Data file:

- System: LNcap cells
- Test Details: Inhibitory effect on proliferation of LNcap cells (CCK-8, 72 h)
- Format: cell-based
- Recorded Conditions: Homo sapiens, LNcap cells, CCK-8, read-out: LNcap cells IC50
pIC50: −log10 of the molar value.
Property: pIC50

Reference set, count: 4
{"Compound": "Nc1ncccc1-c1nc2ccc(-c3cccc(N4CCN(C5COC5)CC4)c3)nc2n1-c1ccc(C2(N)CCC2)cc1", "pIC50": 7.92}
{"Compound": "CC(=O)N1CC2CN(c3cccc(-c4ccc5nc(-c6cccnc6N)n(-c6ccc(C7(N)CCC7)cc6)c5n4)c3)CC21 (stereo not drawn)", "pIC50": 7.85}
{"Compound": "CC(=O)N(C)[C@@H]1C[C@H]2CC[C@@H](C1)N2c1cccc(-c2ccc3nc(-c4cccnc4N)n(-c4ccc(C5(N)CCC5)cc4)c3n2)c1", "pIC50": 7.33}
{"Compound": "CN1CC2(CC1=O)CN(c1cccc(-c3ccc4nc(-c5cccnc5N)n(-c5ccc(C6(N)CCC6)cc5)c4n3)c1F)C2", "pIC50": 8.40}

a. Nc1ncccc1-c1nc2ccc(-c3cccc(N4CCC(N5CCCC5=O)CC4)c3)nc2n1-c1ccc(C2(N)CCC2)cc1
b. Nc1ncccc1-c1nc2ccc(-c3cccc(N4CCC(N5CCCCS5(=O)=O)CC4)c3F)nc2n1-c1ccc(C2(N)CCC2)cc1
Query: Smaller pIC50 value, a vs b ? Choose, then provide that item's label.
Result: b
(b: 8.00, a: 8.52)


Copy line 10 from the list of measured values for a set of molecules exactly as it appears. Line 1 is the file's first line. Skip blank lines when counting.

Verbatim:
{"Compound": "CC(=O)N(C)[C@@H]1C[C@H]2CC[C@@H](C1)N2c1cccc(-c2ccc3nc(-c4cccnc4N)n(-c4ccc(C5(N)CCC5)cc4)c3n2)c1", "pIC50": 7.33}